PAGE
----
IT | Security

Document Retention Policy

By: Absolute Team | 11/21/2008

Document Retention - understanding what documents to keep, for how long, and how to destroy what you no longer need. This is an area Michael Overly recently explored, providing a series of tips about basic elements to be considered in a document retention program. Using those tips as a jumping off point, and supplementing with other research, I came up with this list.

10 basic elements of a good document retention policy

  1. Understand what documents to keep, looking first to type of record (employment, accounting / tax, legal, electronic). Understand legal requirements, as well as business requirements, as to how long to keep documents. In the master policy, list the rationale to any decisions made for each type of information. The retention period for each type of document should be listed.
  2. Electronic documentation retention should be clearly defined on its own, particularly as it pertains to email and IM. List the location where electronic information will be stored and policies as pertain to backup tapes.
  3. Define how data is disposed - for both physical and electronic information. This includes how information is shredded and disposed of, how old electronic devices are purged and/or resold, how electronic information is purged from the network, etc.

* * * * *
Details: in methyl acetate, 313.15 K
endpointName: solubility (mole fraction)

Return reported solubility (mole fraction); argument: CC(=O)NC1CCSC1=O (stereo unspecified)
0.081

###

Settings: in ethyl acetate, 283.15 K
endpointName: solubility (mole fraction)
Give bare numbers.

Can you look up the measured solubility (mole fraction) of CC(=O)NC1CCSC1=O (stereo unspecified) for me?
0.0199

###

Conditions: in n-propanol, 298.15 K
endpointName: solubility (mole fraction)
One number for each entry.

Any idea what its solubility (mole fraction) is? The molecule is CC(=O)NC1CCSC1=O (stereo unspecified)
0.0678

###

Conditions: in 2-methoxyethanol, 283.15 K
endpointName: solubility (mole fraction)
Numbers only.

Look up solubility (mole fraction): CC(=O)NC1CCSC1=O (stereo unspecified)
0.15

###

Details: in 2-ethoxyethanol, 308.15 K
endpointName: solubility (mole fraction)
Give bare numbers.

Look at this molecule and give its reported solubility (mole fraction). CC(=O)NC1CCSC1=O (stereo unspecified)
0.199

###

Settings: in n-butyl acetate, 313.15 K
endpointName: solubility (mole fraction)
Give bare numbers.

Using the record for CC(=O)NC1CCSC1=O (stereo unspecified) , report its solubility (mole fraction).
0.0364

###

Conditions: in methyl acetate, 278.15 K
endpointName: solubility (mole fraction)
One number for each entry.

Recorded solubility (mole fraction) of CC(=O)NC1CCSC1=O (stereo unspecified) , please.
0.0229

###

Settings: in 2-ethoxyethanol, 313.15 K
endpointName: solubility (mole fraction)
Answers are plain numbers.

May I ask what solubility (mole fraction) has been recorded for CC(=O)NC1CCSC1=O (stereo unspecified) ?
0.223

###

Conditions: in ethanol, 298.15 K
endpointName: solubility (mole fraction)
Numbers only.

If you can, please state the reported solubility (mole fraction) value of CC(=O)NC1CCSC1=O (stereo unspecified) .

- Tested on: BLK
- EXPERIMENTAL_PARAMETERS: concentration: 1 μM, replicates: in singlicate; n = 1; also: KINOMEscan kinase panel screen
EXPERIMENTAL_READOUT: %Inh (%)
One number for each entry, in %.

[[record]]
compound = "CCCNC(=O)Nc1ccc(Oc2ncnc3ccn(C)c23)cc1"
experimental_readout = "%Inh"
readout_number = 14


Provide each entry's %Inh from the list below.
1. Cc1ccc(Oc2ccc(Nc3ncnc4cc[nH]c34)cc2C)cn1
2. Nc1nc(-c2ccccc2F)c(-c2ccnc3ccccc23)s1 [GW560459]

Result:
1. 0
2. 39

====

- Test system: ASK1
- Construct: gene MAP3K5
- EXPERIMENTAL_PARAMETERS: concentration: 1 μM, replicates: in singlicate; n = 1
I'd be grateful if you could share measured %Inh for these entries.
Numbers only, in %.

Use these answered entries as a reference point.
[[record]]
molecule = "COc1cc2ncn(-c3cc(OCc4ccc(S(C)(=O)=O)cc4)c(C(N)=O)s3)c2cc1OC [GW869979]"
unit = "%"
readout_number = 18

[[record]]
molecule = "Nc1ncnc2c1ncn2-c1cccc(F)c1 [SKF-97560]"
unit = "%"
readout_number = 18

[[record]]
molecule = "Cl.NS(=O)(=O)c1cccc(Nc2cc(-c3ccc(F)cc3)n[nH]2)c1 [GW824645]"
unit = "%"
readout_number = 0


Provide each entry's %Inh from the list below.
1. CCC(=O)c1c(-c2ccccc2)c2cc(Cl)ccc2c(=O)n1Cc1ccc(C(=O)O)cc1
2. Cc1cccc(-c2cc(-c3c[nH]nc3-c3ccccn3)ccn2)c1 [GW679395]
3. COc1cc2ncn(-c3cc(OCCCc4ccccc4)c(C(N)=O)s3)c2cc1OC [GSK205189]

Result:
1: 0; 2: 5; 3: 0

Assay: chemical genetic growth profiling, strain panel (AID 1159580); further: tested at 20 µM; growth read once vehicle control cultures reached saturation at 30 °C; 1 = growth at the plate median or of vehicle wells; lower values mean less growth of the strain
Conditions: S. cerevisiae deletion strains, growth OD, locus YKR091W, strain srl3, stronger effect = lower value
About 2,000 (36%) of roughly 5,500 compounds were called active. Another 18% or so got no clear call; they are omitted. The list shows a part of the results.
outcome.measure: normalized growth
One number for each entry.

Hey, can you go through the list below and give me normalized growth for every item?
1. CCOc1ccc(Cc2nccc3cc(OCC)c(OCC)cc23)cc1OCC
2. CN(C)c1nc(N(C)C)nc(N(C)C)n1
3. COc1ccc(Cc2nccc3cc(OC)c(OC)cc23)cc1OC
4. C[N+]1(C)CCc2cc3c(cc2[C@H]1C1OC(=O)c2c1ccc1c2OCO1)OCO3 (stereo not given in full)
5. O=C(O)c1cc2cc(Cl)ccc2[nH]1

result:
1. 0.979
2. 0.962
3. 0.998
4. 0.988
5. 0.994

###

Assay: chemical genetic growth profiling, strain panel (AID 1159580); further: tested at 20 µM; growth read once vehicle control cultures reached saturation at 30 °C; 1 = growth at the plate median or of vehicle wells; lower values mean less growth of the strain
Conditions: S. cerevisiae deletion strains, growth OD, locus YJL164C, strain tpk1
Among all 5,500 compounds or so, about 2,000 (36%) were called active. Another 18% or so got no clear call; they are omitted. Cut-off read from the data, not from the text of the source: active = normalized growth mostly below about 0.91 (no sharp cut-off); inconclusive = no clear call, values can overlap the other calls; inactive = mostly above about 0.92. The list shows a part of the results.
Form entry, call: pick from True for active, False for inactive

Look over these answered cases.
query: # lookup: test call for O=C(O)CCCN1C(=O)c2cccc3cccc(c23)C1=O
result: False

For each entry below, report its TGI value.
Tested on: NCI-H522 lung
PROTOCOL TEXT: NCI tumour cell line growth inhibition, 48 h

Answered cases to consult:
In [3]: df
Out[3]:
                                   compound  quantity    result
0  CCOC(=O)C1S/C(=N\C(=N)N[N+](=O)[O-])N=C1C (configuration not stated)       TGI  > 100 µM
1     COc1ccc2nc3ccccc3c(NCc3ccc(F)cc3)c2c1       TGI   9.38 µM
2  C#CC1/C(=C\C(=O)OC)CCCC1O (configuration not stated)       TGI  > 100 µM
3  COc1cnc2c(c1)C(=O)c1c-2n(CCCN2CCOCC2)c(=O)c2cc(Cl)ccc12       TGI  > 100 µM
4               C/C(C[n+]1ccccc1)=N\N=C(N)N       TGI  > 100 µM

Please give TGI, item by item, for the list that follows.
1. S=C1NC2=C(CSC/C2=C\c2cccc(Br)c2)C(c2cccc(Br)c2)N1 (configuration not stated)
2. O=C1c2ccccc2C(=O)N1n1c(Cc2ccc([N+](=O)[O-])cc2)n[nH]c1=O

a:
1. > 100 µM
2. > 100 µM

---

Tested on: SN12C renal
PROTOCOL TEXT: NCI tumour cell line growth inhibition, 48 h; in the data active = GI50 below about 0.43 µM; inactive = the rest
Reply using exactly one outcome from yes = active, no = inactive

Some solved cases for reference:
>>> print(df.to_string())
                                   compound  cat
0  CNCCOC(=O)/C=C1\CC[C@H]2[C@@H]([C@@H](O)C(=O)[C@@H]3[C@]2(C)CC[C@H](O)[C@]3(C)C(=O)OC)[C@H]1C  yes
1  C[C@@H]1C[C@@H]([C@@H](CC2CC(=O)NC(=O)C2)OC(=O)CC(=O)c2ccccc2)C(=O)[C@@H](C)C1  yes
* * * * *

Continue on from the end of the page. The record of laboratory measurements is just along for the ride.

4. Choose a storage / backup method that matches with the continued demand for information. Accessing backup tapes is not cost effective, so retain information in a way that makes sense with its use
  5. Restrict the copying of data so that it cannot be duplicated to local machines (if desired) and/or restricted devices such as USB keys or mobile devices
  6. Detail actions associated with the policy - for example, if email >X days old is to be deleted, list that the network will automatically perform this function.
  7. Define disposable documents - those documents that don't need to be retained. For example, duplicates or "trivial" documents.
  8. Assign a process to keep documents, if a legal claim arises to exempt them from regular disposal
  9. Assign a person or group to maintain the program and answer questions
  10. Audit the program regularly to ensure the program has been implemented correctly and that it stays up-to-date with changes in the business or legal environment

Also in security news:

  • Four in five Australian companies suffered data breaches in past five years
  • Express Scripts customers threatened on data breach (millions perhaps affected)

Supplemental research sources: nfib, it world, uofaweb, microsoft, abanet Image: ppdigital @morguefile